This novel is just full of broken hearts, people for whom life has taken sad twists and turns, and left them sad, lonely, and searching for love and fulfilment. Opening in London in 1939, Anna and her mother Roberta are on a shopping trip, but not a happy one. This shopping trip is to purchase the clothes that Anna will be taking with her as she is evacuated from London. Thousands of children are being evacuated as the threat of bombing in London becomes more real. As Roberta watches the bus with her only child on it pull away from the station, she is alone, her daughter headed to a destination she is not even sure of, and her husband serving in the army. Anna, trying to be brave on a bus full of children she doesn't know, many of them crying for their mothers, is also alone, headed to an unknown destination, away from her home and her parents, only eight years old. On a journey that will forever change her life, Anna's destination on this day is the home of Elizabeth and Thomas Ashton, who have opened their home to eighty six of the London evacuees, turning their home into a dormitory and school in order to take in these temporarily homeless children. Elizabeth and Thomas have also had much sorrow in their lives, and they are trying to make sense of their lives as they have become, Thomas confined to a wheelchair and Elizabeth longing for a child, but unable to conceive. As Anna's life becomes entwined with that of the Ashton's, events occur that will shape Anna's adult life. A haunting story, this is a riveting debut novel.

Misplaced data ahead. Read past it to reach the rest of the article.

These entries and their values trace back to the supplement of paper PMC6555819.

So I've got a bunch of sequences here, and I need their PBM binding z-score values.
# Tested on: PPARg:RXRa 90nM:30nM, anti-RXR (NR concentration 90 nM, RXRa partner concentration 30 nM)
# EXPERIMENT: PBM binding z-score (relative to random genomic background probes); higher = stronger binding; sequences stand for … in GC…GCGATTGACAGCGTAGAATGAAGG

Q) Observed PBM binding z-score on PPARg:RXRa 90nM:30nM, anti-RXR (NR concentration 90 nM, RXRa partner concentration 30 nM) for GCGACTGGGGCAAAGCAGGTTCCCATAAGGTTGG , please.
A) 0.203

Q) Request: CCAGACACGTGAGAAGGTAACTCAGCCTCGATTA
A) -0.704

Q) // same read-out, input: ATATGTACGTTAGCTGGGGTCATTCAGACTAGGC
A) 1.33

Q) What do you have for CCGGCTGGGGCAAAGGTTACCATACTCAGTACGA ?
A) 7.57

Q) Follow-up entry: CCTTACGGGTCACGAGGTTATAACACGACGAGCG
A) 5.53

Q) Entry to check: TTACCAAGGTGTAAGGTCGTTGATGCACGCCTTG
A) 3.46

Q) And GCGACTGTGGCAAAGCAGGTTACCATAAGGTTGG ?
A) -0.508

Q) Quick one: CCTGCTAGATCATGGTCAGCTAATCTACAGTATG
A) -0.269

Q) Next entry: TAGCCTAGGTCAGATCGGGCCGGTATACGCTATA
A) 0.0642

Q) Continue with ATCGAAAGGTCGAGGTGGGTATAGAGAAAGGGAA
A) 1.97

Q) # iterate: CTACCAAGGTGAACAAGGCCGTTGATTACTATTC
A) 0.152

I admit I'm puzzled: this novel was short listed by the judges for the Orange Prize last year in the UK -- a reasonably sane body of people who don't award that accolade lightly. Even when I don't agree with the literary merits of the books that end up on their shortlists, I can usually understand how they ended up there. But not this time...
The novel is the story of Anna Sands, a young evacuee who, in 1939, is sent out of London to avoid the bombing that is expected to hit on the outbreak of war. She ends up at Ashton Hall, home to Thomas Ashton, a diplomat crippled by polio, and his somewhat distant yet glamorous wife, Elizabeth. The novel's problems appear almost immediately immediately: the story is cluttered by too many points of view, so that what could (and I think, should) be a story told largely through Anna's eyes is made into something almost pedestrian by being sure that the reader knows about every single thought every single character has cross his or her mind -- sometimes repeatedly and over and over, to screaming point. I felt like hollering that I UNDERSTAND that Thomas is in love; stop beating me over the head with it! I GET that Elizabeth is frustrated that she can't bear a child... and so on. There's no room for subtlety or nuance here, even in the writing, which too often tips over into the florid purple prose more characteristic of a formula romance.